For this study, samples of adjacent tissue (located more than 5 cm from the cancerous site) and cancer tissue were chosen from patients with lung cancer who received surgical treatment at our hospital between July 2020 and October 2022. Inclusion criteria: (1) lung cancer confirmed by clinical pathology; (2) newly diagnosed patients without chemotherapy or radiotherapy; (3) All subjects and their family members provided informed consent for participation in this study. The study’s exclusion criteria encompassed: (1) patients suffering from kidney, liver, and other organ diseases; (2) patients who had other malignant tumors and blood-related diseases; (3) with chronic infection or acute infection; (4) patients with incomplete basic clinical data. Following the established exclusion and inclusion criteria, 30 patients were ultimately selected as the research objects. Patients ranged in age from 45 to 78 years, with a mean of 60. 82 ± 6. 59) years old. The ethics committee of our hospital reviewed and approved this study.

Cell culture

Human normal lung epithelial cells NSCLC and BEAS-2B cells (NCI-H226, SK-MES-1, A549, H358 and H157) were acquired from American Type Culture Collection (Manassas, VA, USA). The cultures were grown in RPMI-1640 medium supplemented with 10% fetal bovine serum. The cells were grown in sterile petri dishes and incubated at 37℃, 5% CO2 incubator. The medium was refreshed every other day or two. Upon reaching approximately 80% cell density, the cells were subcultured by trypsin digestion.

Cell transfection

The FERMT1 overexpression plasmid was synthesized by universal synthesis and constructed in pcDNA3 vector. Small interfering RNA control, FERMT1 and PKP3 interference plasmids were constructed, and the synthesized interference sequences (Table S1) were annealed and connected to the pSilencer 2.1 neo, generation of pshR-sh-NC, pshR-sh-FERMT1 and pshR-sh-PKP3. Plasmid transfection was conducted in compliance with the manufacturer’s guidelines utilizing Lipofectamine 3000 (Invitrogen, Carlsbad, CA, USA). Cells were seeded in 6-well plates the day prior to the transfection process. When cell density achieved 70–80% confluence, transfection experiments were carried out. 3.0 µg FERMT1 overexpression plasmid, FERMT1 and PKP3 interference plasmids, as well as their control plasmids were diluted with 125 µl Opti-MEM, then add 10 µl P3000. 10 µl Lipofectamine 3000 was diluted with 125 µl OPTI-MEM, then added to the diluted plasmid and incubated at room temperature for 5 min. Finally, the DNA - Lipofectamine 3000 complex is added to the cell.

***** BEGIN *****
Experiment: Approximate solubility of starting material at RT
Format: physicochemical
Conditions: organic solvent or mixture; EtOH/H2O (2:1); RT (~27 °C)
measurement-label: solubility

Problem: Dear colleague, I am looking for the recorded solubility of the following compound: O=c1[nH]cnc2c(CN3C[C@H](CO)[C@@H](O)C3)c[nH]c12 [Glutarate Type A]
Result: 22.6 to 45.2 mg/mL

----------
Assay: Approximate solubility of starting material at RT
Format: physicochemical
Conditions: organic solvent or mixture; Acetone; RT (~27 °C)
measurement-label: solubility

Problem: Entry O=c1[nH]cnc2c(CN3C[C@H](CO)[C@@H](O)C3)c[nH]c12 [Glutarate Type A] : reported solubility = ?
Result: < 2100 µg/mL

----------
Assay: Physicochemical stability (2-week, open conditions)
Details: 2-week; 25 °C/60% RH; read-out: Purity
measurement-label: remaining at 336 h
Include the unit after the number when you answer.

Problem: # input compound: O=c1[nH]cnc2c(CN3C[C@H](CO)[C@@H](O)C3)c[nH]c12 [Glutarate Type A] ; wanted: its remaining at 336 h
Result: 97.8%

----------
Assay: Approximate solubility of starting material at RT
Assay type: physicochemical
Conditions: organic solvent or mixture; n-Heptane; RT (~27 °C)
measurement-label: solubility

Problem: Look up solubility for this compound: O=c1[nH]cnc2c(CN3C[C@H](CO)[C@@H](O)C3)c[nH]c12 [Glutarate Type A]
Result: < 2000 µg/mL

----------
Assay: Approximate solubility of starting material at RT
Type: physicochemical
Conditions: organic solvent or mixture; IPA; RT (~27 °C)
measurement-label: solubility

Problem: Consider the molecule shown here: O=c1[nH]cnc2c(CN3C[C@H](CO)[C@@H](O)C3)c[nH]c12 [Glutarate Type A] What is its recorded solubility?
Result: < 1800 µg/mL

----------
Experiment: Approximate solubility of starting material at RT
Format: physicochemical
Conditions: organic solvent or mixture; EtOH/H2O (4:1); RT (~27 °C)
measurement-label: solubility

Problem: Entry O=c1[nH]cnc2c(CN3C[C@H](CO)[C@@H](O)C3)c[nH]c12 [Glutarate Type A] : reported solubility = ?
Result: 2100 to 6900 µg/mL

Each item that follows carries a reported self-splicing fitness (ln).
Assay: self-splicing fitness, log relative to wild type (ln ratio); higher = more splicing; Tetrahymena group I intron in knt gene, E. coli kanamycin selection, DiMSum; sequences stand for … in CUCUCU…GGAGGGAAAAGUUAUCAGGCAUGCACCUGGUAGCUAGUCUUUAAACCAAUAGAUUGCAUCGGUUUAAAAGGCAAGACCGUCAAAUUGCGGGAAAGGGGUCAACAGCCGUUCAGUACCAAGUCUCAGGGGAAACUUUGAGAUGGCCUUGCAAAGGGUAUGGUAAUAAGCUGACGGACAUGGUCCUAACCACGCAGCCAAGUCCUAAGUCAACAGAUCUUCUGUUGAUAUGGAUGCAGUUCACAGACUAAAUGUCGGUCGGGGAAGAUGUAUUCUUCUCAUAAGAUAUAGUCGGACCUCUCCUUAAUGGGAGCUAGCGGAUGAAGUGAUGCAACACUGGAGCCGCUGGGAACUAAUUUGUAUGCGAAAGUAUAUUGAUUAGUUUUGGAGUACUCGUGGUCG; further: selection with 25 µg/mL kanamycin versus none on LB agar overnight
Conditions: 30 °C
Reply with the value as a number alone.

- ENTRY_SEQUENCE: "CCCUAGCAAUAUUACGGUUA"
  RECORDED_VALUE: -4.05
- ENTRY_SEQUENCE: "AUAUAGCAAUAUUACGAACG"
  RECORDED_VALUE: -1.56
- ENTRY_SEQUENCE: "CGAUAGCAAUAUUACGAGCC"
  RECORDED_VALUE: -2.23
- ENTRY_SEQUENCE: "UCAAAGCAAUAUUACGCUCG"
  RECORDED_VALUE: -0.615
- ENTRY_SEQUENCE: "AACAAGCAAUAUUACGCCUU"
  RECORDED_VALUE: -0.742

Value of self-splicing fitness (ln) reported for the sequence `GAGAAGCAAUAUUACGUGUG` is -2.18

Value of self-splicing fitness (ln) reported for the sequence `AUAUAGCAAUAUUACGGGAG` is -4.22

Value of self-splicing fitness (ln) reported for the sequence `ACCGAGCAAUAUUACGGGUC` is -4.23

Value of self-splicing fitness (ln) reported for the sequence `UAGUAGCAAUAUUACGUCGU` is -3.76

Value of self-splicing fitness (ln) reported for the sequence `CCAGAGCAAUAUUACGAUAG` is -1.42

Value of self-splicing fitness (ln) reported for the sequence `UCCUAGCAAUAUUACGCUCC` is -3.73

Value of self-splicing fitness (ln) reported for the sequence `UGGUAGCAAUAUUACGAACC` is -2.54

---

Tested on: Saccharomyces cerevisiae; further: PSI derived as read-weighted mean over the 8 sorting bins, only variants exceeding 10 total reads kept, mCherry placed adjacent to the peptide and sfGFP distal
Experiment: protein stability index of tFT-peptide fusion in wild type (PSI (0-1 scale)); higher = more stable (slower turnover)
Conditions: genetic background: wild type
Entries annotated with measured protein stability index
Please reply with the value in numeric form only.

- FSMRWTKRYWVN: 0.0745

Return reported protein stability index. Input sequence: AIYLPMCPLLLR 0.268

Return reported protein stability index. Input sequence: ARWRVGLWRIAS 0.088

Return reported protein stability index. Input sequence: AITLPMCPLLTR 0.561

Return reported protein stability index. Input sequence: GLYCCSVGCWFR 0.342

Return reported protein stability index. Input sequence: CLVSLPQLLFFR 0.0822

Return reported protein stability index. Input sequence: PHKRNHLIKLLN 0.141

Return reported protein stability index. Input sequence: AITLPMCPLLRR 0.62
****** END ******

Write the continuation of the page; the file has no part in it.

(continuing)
Reverse transcription-polymerase chain reaction (RT-qPCR)

Cancer tissues and adjacent normal tissues were cut into 1 mm2 pieces, cut into pieces and ground before use. The cells were lysed directly after collection. Total RNA was isolated from the specimens utilizing the TriQuick Reagent Total RNA Extraction Reagent (Beijing Solebo, China), adhering to the provided operational guidelines. Subsequently, by utilizing the first-strand cDNA Synthesis kit (Biosharp, China), the extracted RNA was converted into cDNA through reverse transcription. RT-qPCR was conducted in accordance with the protocol of the RT-qPCR kit (Biosharp, China). PCR system: 2 × SYBRGreen Mix 7. 5 µl, 0.5 µl each of the upper and downstream primers, 2 µl cDNA, and ddH2O was added to 25 µl. The PCR protocol was established with these steps: initial predenaturation at 95 ℃ for 5 min, followed by 40 cycles of denaturation at 95 ℃ for 10 s, annealing at 60 ℃ for 20 s, and a final extension phase at 72 ℃ for 10 s. The β-Tubulin reference gene was used, and the relative expression levels were expressed utilizing the 2−ΔΔCt value. RT-Qpcr primers used in this study are listed in Supplementary Table S2.

Transwell experiment